Still a Prophetic Voice in Europe?

Ellen G. White symposium honors the past and embraces the present to shape the future.

David Neal and Vanesa Pizzuto, tedNEWS
Still a Prophetic Voice in Europe?
Artist’s rendering of Ellen G. White. [Photos: James Botha, David Neal, and Vanesa Pizzuto]

The Ellen G. White Symposium, “Understanding Ellen G. White and Her Prophetic Gift Today,” took place on the campus of Newbold College of Higher Education in Bracknell, England, April 19-21.

It was intentionally planned to coincide with the 50th anniversary of the first European Ellen G. White Research Center. “This center is very special because it was the first outside North America, which became the template for the other 19 research centers that we now have around the globe,” Audrey Andersson, a general vice president of the General Conference and chair of the Ellen G. White Estate, explained.

Initially established before the advent of the internet, the research centers provided access to crucial documents, artefacts, and books. “Now their significance has changed, as centers foster Adventist research and exploration of our history,” Andersson said. Rory Mendez, director of the White Research Centre located on the Newbold campus, echoed Anderson’s sentiments, describing the center as a platform for scholarly engagement, intergenerational participation, and the facilitation of a greater understanding of the Adventist Church’s journey.

The symposium, sponsored by the Trans-European Division (TED), attracted a diverse audience of between 800 and 1,000 participants, including pastors, administrators, teachers, and members from across the TED territory. The youngest of these included a group of Scottish Mission Pathfinders from Glasgow attending as a partial requirement of their “God’s Messenger” honor.

“Know It, Believe It, Experience It”

As the first of 14 presenters from around the world, Merlin Burt, director of the Ellen G. White Estate located at the General Conference of Seventh-day Adventists in Silver Spring, Maryland, United States, opened the symposium with his presentation, “Young Ellen and the Love of God.” His premise was that Ellen White came to know the peace that the love of God offers in Christ as a result of a three-stage conversion.

“While she had clearly grasped the importance of being justified by faith, Ellen had yet to understand the reality that forgiveness and acceptance by Jesus do not necessarily keep one from sinning,” he said. It was not until after going through a time of spiritual struggle that she came to understand the loving nature of God as a tender and compassionate Father.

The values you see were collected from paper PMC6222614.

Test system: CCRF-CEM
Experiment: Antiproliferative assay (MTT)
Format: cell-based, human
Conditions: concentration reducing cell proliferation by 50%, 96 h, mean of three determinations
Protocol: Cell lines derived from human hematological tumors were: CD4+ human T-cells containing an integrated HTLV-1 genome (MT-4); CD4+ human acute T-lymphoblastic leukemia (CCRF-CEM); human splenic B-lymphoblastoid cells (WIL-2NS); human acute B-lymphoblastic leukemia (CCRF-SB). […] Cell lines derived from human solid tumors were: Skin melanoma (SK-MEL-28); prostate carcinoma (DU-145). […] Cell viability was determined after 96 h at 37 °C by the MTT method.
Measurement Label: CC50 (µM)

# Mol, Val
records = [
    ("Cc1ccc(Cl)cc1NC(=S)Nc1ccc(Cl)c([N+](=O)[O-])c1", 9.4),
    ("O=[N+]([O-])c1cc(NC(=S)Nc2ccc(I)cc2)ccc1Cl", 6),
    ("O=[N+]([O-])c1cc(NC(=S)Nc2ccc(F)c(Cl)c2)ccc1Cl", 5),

Concluding his presentation, Burt referenced an interview with Ellen White in 1914 near the end of her life. “I find tears running down my cheeks when I think of what the Lord is to His children, and when I contemplate His goodness, His mercy, [and] His tender compassion,” she had said.1 His appeal was, “Know it, believe it, experience it.”

Merlin D. Burt appealed to his listeners about the love of God as Ellen White understood it. “Know it, believe it, experience it.” [Photos: James Botha, David Neal, and Vanesa Pizzuto]

How Not to Read Ellen White Today

Dealing with one of the specific challenges to understanding Ellen White today, Jan Barna, principal lecturer in systematic and biblical theology and head of research at Newbold, clarified that because Ellen White wrote from a different culture, time, language, and worldview than our current experience, there is a need for “interpretation” of what is written, so that we do not misunderstand the intent of what the author is wanting to share.

While “the historical and cultural gap is between roughly 100 to 170 years,” Barna explained, “given how humanity has changed over just the last 50 years of my lifetime, there is a big gap. And this is just on the level of the historical-cultural horizon.” His plea is that we “proceed carefully” as we try to interpret what Ellen White has to share.

While some may misinterpret the need for interpretation as of suspicious motive, Barna suggested exactly the opposite. “This is a hermeneutical recognition that the person behind the text should be acknowledged with utmost respect by genuine willingness to explore, in our case, Ellen White’s life experience, life context, belief system, worldview, and her language, including taking seriously the foundational assumptions with which she claims to write her writings.”

His appeal: “Expect to hear the prophetic voice from the author and her text, and do so on the terms of Ellen White herself and not the terms of the reader.”